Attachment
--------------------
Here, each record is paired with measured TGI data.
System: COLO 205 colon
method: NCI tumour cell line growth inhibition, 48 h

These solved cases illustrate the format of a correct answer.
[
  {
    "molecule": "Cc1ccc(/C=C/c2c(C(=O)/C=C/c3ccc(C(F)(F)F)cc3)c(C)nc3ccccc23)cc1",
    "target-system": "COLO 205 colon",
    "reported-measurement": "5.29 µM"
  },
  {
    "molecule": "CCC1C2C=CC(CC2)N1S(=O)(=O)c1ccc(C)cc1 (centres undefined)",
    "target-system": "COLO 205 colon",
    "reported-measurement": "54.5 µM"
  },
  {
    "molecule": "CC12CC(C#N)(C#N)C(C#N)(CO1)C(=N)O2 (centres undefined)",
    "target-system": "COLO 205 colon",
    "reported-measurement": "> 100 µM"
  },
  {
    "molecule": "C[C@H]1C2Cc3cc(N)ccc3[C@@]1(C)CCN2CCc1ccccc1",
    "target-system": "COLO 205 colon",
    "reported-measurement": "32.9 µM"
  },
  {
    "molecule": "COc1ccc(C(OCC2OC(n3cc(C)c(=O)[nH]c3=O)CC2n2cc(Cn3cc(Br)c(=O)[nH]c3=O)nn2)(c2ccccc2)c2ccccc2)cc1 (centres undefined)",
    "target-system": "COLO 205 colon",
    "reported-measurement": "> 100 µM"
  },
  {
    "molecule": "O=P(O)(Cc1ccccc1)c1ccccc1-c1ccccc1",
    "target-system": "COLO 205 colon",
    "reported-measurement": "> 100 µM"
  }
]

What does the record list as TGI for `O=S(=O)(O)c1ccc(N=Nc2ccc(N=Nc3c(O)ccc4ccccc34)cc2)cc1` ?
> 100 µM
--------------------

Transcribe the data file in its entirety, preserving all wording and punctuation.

Here, each record is paired with measured TGI data.
System: COLO 205 colon
method: NCI tumour cell line growth inhibition, 48 h

These solved cases illustrate the format of a correct answer.
[
  {
    "molecule": "Cc1ccc(/C=C/c2c(C(=O)/C=C/c3ccc(C(F)(F)F)cc3)c(C)nc3ccccc23)cc1",
    "target-system": "COLO 205 colon",
    "reported-measurement": "5.29 µM"
  },
  {
    "molecule": "CCC1C2C=CC(CC2)N1S(=O)(=O)c1ccc(C)cc1 (centres undefined)",
    "target-system": "COLO 205 colon",
    "reported-measurement": "54.5 µM"
  },
  {
    "molecule": "CC12CC(C#N)(C#N)C(C#N)(CO1)C(=N)O2 (centres undefined)",
    "target-system": "COLO 205 colon",
    "reported-measurement": "> 100 µM"
  },
  {
    "molecule": "C[C@H]1C2Cc3cc(N)ccc3[C@@]1(C)CCN2CCc1ccccc1",
    "target-system": "COLO 205 colon",
    "reported-measurement": "32.9 µM"
  },
  {
    "molecule": "COc1ccc(C(OCC2OC(n3cc(C)c(=O)[nH]c3=O)CC2n2cc(Cn3cc(Br)c(=O)[nH]c3=O)nn2)(c2ccccc2)c2ccccc2)cc1 (centres undefined)",
    "target-system": "COLO 205 colon",
    "reported-measurement": "> 100 µM"
  },
  {
    "molecule": "O=P(O)(Cc1ccccc1)c1ccccc1-c1ccccc1",
    "target-system": "COLO 205 colon",
    "reported-measurement": "> 100 µM"
  }
]

What does the record list as TGI for `O=S(=O)(O)c1ccc(N=Nc2ccc(N=Nc3c(O)ccc4ccccc34)cc2)cc1` ?
> 100 µM